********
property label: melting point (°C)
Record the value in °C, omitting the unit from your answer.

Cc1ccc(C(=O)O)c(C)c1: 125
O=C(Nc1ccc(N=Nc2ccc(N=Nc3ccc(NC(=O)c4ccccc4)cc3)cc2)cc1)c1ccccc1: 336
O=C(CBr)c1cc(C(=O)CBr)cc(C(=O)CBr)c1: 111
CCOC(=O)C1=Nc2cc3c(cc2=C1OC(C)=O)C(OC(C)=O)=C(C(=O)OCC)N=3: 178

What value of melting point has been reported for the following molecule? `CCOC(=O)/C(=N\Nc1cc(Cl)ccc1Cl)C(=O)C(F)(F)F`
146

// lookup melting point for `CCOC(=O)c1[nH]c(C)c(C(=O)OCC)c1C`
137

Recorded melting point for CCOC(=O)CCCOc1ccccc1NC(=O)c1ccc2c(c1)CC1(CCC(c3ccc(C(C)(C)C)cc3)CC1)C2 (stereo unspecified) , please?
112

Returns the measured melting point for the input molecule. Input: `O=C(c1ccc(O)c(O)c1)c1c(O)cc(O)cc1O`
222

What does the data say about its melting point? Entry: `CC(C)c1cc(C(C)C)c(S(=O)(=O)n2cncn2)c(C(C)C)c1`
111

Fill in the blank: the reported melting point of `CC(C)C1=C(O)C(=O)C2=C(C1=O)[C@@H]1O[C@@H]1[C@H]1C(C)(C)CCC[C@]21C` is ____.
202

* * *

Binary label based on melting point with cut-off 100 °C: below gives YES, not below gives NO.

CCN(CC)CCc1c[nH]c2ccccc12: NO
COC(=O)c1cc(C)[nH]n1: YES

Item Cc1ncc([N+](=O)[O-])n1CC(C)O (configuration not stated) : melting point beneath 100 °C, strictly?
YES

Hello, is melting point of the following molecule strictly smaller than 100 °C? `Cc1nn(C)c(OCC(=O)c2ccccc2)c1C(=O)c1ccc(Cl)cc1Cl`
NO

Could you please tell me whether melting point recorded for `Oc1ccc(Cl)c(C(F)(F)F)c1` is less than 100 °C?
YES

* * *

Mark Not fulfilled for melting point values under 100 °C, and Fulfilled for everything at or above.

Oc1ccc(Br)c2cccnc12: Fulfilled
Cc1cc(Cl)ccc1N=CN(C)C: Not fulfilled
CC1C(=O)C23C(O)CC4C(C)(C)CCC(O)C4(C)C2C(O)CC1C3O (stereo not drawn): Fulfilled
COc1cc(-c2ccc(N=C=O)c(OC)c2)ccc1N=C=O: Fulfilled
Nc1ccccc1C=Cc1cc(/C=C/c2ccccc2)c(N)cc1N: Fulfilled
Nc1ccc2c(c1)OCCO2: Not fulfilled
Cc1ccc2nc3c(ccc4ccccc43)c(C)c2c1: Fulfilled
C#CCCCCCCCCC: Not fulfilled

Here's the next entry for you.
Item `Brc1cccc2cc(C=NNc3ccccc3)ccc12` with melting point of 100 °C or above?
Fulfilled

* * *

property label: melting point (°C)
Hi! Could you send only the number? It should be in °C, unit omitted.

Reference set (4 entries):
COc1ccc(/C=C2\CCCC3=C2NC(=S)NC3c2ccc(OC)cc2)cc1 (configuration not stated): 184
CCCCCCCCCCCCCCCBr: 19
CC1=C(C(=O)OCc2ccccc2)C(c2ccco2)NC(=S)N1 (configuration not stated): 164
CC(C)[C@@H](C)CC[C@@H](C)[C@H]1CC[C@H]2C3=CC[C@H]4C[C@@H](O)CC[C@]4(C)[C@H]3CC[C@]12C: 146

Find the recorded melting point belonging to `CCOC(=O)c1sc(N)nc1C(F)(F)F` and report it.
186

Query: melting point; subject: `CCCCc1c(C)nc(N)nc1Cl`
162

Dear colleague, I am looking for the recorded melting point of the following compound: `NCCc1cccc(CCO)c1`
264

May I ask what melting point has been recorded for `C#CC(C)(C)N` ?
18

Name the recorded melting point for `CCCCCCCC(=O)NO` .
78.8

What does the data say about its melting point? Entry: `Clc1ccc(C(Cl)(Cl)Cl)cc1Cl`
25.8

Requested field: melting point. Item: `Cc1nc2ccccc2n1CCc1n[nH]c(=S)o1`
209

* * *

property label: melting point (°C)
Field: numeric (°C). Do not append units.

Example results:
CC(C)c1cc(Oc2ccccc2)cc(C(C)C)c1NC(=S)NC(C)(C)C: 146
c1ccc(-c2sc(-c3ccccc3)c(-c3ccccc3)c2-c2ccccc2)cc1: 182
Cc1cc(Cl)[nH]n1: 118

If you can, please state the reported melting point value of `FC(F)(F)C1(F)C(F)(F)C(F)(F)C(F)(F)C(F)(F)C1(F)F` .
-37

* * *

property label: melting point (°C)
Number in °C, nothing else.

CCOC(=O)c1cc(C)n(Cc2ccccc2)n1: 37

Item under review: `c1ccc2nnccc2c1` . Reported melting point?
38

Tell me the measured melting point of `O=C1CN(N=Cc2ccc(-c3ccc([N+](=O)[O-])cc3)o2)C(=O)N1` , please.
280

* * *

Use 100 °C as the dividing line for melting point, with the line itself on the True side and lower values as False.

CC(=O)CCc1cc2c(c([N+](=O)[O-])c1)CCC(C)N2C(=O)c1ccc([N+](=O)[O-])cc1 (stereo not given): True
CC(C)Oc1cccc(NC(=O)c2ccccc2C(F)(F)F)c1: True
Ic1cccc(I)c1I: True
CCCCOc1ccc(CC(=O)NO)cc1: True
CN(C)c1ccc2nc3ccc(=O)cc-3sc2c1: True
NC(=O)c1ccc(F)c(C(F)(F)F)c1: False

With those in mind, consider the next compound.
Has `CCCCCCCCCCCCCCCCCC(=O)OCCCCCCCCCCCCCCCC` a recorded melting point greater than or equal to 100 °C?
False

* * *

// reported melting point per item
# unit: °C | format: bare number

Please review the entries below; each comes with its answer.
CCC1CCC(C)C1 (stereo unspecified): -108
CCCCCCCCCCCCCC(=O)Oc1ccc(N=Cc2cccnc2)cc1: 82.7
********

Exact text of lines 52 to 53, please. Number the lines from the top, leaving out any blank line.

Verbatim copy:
Query: melting point; subject: `CCCCc1c(C)nc(N)nc1Cl`
162